Wednesday, September 22, 2004

Miseria Cantare

For over two months, I have attempted to write a review of an album that has completely taken over my musical mind. In part, this control is due to my inability to achieve what seems such a simple goal-- I am seldom at a loss for words. Mostly, it is simply the fact that the album is just that good.

The music I speak of is A.F.I.'s Sing the Sorrow.

Every aspect of this album is promethean. In fact, it is precisely this fact that has caused so much delay in this review. It is the nature of a review to attempt to convey an understanding of the content of some artistic work in an alternative medium. In so doing, it is inevitable that some essence of the original will be lost, and this loss is an accepted part of the effort.

I have simply been unwilling to accept that loss in this case. A rose, once picked, can be shared with a wider audience-- but it can and will die more quickly than if left to florish. Pressed and dried, it retains a certain beauty, but not the beauty of the original. Nonetheless, at some point in time, it becomes necessary to inflict this damage if there is any hope that others might gain for themselves the desire to travel through the garden and discover the truth for themselves. So, here it is.

WARNING: my musical tastes run wide and deep. While I will never consider for a moment correlating the quality of a musical effort with decibels, I will also not shirk away from decrying the value of music others might consider...harsh. Such is this album. Harsh, dark, and expressive. If you are in any way unable to deal with the artistic rendering of tragedy, this album is not for you. You have been warned.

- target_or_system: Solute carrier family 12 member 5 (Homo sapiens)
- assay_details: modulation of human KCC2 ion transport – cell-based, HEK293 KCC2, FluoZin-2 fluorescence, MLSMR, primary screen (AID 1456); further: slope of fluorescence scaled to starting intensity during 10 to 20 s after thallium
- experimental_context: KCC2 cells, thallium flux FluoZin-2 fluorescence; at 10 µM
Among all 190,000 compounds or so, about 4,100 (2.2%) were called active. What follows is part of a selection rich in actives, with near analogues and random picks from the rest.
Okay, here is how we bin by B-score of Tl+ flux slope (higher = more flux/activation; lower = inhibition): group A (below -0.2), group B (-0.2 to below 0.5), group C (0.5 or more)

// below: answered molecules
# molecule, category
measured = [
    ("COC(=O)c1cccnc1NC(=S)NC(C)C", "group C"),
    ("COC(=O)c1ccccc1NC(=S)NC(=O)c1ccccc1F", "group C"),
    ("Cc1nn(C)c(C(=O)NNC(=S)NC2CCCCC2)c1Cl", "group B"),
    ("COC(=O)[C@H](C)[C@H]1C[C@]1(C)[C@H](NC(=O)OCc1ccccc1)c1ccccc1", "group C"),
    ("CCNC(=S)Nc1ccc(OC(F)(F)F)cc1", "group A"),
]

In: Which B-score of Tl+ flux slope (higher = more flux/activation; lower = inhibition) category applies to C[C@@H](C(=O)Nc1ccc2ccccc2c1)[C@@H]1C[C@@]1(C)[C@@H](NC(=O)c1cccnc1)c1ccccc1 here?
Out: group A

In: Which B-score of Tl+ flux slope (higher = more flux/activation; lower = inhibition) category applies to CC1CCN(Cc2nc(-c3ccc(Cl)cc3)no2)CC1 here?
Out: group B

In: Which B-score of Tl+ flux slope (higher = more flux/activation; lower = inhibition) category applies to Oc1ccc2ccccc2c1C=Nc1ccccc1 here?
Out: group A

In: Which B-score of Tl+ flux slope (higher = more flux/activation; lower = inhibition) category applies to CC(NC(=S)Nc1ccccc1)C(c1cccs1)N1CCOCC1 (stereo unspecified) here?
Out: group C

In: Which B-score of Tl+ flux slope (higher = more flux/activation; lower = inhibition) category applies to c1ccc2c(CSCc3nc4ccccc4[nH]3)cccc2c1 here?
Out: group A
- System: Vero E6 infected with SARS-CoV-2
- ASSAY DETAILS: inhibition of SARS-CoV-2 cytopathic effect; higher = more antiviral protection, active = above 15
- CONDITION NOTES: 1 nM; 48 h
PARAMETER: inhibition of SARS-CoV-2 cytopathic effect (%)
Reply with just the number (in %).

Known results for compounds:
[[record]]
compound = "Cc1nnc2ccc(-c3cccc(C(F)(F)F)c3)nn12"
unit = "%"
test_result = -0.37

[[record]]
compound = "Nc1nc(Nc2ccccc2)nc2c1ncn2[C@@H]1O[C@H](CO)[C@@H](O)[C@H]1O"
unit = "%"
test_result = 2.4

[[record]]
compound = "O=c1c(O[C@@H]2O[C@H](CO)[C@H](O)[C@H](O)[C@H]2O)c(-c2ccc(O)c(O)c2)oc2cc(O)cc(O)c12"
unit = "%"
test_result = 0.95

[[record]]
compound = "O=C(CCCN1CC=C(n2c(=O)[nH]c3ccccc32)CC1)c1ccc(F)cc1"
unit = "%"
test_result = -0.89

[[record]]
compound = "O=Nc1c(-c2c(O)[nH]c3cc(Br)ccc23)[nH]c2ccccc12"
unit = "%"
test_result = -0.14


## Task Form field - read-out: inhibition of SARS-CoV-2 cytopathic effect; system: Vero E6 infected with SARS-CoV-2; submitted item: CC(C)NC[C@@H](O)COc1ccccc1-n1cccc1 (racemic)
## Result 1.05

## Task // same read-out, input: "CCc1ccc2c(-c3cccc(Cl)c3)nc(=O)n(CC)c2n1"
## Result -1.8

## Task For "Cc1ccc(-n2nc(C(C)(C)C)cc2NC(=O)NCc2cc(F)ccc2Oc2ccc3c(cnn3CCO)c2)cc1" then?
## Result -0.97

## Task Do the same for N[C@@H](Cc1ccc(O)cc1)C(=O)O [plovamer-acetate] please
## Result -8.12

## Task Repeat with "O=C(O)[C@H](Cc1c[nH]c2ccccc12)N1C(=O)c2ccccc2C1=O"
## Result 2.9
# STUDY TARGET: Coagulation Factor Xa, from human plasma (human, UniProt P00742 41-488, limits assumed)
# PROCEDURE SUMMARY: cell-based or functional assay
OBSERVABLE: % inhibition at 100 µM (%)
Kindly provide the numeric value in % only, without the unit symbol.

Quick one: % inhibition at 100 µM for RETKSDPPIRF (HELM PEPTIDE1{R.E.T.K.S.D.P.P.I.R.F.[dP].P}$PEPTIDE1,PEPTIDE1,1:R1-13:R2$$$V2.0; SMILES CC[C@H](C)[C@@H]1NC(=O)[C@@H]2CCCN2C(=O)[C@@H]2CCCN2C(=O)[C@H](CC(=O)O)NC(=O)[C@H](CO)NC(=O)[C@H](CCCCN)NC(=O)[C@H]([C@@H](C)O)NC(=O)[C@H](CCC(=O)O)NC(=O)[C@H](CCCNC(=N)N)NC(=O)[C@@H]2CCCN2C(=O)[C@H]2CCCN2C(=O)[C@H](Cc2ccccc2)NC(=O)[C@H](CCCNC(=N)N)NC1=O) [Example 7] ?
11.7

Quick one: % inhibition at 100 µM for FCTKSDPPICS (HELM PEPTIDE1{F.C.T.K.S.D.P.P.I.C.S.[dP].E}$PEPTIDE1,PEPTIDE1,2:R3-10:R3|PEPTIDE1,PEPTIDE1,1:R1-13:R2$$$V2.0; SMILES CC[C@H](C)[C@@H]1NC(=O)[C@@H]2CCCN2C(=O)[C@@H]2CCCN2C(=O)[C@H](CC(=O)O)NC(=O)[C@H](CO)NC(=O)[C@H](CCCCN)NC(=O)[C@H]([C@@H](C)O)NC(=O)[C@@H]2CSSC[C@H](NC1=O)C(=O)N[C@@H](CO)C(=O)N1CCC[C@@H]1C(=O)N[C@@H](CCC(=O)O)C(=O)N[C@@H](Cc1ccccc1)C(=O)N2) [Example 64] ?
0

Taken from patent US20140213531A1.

Musically, the range is amazing. Elements of folk, symphonic, grunge, and even accompanied poetic recital fill the senses with their depth, creating quintessential aesthesis. Pointedly counterpunctual, harmonically discordant, naturally synthetic, energetically forlorn-- all come together in a schadenfreude that is not only encouraged, but demanded. Know the pain, and love the pain. To do less is to diminish the accomplishment.

Vocally, Davey Havok (along with a variety of backup vocals, including choral) carries the music even further by serving not just as a conduit for lyrical expression, but as an instrument unto itself. Never afraid to be unclear if that is what the music demands, this instrument, like the others, is perfectly aligned with the needs of the work. Smooth as silk, harsh as a dentist's drill; soft as a rose petal, hard as a steel beam. Here is a voice in torment, attempting a sisyphean catharsis that, rather than purging the soul of bile, seems to emasculate the heart.

Lyrically, this work brings to mind the classical tragedy of Every Opera Ever Written. Expressed through a singularly self-absorbed perspective that no staged play could effectively convey, the personal involvement in the pain is all the more engaging. Interestingly introspective, the song (secretly titled) This Time Imperfect contains an autological reference that contextually describes this essence: